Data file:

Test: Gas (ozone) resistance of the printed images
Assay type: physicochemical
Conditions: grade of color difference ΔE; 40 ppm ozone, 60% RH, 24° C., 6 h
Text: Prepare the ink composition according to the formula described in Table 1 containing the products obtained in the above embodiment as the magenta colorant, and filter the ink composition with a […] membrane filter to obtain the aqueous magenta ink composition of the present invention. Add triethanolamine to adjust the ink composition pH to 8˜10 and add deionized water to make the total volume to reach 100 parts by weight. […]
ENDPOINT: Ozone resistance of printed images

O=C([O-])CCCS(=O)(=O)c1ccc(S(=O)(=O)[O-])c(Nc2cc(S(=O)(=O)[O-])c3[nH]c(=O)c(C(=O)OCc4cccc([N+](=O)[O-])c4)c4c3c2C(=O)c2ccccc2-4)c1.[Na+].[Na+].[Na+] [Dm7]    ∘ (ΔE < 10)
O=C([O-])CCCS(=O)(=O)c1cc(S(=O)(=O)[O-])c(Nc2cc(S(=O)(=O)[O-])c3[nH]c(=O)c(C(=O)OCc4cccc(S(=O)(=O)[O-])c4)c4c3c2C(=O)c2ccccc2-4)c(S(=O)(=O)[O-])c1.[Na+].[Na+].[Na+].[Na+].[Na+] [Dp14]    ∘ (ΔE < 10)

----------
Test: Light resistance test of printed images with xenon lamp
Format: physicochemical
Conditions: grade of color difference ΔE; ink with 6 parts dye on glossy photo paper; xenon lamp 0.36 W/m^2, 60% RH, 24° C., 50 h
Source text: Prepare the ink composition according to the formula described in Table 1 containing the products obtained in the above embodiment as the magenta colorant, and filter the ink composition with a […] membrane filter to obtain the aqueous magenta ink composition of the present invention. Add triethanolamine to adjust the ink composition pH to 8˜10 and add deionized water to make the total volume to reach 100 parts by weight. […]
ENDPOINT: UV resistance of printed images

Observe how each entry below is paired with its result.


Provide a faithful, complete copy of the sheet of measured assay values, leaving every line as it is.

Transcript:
Test: Gas (ozone) resistance of the printed images
Assay type: physicochemical
Conditions: grade of color difference ΔE; 40 ppm ozone, 60% RH, 24° C., 6 h
Text: Prepare the ink composition according to the formula described in Table 1 containing the products obtained in the above embodiment as the magenta colorant, and filter the ink composition with a […] membrane filter to obtain the aqueous magenta ink composition of the present invention. Add triethanolamine to adjust the ink composition pH to 8˜10 and add deionized water to make the total volume to reach 100 parts by weight. […]
ENDPOINT: Ozone resistance of printed images

O=C([O-])CCCS(=O)(=O)c1ccc(S(=O)(=O)[O-])c(Nc2cc(S(=O)(=O)[O-])c3[nH]c(=O)c(C(=O)OCc4cccc([N+](=O)[O-])c4)c4c3c2C(=O)c2ccccc2-4)c1.[Na+].[Na+].[Na+] [Dm7]    ∘ (ΔE < 10)
O=C([O-])CCCS(=O)(=O)c1cc(S(=O)(=O)[O-])c(Nc2cc(S(=O)(=O)[O-])c3[nH]c(=O)c(C(=O)OCc4cccc(S(=O)(=O)[O-])c4)c4c3c2C(=O)c2ccccc2-4)c(S(=O)(=O)[O-])c1.[Na+].[Na+].[Na+].[Na+].[Na+] [Dp14]    ∘ (ΔE < 10)

----------
Test: Light resistance test of printed images with xenon lamp
Format: physicochemical
Conditions: grade of color difference ΔE; ink with 6 parts dye on glossy photo paper; xenon lamp 0.36 W/m^2, 60% RH, 24° C., 50 h
Source text: Prepare the ink composition according to the formula described in Table 1 containing the products obtained in the above embodiment as the magenta colorant, and filter the ink composition with a […] membrane filter to obtain the aqueous magenta ink composition of the present invention. Add triethanolamine to adjust the ink composition pH to 8˜10 and add deionized water to make the total volume to reach 100 parts by weight. […]
ENDPOINT: UV resistance of printed images

Observe how each entry below is paired with its result.